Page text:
ProfessorMelissa A. Hale
CaseCast™ – "What you need to know"
Johanna Wagner (defendant) agreed to sing exclusively for Benjamin Lumley’s (plaintiff) theatre. Later, Covent Garden a competitor convinced Wagner to break her contract with Lumley and sing for them. Lumley brought suit.
Even where there is no satisfactory remedy at law, a court of equity will, for the most part, will not particularly implement a personal services contract.
Johanna Wagner (defendant) contracted to sing solely for Benjamin Lumley's (plaintiff) theater for one season. Accordingly, Covent Garden, an opponent theater, persuaded Wagner to break her agreement with Lumley and sing for that theater instead. Lumley sued.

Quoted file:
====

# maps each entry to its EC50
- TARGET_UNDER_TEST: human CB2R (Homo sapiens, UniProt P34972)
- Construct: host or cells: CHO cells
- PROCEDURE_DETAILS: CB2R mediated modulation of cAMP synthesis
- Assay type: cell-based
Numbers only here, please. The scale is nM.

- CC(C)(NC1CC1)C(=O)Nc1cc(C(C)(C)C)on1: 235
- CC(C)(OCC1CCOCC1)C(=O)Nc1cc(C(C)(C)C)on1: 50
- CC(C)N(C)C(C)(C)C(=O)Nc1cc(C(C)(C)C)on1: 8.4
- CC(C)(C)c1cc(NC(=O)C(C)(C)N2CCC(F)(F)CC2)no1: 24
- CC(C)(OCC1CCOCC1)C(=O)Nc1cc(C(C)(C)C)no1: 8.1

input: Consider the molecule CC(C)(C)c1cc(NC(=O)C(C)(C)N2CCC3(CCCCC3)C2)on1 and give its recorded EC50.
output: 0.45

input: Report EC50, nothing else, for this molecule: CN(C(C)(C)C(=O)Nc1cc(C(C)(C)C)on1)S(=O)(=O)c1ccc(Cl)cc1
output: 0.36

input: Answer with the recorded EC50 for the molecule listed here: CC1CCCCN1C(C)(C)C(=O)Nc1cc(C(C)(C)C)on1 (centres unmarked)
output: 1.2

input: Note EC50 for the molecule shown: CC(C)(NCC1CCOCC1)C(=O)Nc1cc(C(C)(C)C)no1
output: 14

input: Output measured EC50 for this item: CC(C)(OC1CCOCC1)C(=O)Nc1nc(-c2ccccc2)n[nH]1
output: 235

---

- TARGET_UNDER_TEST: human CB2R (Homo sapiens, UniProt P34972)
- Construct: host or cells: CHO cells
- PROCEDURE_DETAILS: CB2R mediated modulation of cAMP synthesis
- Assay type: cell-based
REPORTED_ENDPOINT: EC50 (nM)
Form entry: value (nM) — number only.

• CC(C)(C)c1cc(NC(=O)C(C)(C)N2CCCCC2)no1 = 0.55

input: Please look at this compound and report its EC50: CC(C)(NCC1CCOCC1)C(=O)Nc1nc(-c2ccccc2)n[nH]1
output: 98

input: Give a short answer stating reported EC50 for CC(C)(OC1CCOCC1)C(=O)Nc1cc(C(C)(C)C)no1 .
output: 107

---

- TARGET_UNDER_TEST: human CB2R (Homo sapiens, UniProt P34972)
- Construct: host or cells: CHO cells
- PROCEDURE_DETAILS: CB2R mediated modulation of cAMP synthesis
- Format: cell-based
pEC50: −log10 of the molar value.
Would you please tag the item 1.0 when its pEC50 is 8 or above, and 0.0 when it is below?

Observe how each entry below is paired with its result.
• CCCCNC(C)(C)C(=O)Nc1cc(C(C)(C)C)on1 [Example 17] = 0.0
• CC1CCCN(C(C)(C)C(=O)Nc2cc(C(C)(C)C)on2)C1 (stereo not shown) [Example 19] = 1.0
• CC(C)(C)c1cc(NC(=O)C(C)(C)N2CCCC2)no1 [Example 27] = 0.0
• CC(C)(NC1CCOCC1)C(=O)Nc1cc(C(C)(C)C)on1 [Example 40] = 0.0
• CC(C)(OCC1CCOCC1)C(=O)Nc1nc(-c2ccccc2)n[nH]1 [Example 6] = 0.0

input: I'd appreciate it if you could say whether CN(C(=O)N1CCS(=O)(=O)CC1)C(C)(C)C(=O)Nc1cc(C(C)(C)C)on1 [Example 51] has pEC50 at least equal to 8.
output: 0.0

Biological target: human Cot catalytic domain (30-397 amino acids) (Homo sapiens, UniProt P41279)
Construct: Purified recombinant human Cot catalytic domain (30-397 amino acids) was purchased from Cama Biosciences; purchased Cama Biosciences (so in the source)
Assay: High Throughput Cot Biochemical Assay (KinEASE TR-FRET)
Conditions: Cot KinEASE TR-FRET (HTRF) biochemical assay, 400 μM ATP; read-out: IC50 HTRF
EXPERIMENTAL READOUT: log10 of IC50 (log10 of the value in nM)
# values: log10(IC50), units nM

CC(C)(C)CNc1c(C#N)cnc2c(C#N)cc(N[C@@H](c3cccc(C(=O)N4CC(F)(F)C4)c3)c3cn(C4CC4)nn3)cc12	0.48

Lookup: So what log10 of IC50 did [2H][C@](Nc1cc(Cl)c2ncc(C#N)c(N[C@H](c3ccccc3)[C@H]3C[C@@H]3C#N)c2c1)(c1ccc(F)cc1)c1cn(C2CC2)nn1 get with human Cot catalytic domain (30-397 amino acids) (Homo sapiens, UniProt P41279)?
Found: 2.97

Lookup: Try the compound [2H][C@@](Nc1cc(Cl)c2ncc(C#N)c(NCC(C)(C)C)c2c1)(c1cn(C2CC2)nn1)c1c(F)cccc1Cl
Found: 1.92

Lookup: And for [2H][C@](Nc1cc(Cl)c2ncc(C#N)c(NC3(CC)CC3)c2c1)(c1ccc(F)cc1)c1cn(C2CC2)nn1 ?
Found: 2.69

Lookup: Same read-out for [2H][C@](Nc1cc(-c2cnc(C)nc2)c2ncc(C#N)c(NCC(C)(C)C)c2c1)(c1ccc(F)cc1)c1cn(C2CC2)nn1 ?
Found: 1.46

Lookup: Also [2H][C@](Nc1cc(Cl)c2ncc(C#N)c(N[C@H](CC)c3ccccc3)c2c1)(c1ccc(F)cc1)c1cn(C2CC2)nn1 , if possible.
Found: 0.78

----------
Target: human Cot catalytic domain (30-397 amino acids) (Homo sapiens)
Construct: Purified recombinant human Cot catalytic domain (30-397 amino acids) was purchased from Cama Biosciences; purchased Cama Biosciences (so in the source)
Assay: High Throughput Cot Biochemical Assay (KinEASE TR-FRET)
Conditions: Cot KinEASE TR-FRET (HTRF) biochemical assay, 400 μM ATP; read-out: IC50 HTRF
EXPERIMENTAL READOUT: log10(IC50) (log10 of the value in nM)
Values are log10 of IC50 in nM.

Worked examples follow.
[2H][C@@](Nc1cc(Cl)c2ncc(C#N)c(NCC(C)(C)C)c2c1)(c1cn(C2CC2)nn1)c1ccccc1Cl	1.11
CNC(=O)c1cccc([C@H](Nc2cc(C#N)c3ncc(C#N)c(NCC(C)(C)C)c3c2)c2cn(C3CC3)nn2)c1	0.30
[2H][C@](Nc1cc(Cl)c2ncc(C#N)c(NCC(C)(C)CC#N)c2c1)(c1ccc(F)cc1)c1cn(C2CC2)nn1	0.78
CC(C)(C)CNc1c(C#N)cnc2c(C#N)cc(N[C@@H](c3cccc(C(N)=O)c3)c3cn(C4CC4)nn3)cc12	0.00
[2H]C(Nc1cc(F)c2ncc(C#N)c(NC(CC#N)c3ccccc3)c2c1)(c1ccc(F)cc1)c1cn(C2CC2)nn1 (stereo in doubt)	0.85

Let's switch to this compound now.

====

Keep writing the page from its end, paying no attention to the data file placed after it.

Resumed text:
May a court enforce a negative injunction on an individual, preventing her from accomplishing something she indirectly contracted not to do?
Yes. Even where there is no satisfactory remedy at law, a court of equity will, for the most part, will not particularly implement a personal services contract.
Although an equity court won't particularly authorize a personal services contract, it might order the party breaching the personal services contract from giving her services to another party. In the present case, the court can't constrain Wagner to sing for Lumley. Nonetheless, the court establishes that it might enjoin Wagner from singing for another person, particularly Covent Garden. Although this injunction may indirectly prompt Wagner to sing for Lumley, it is not a direct court command and subsequently is allowed.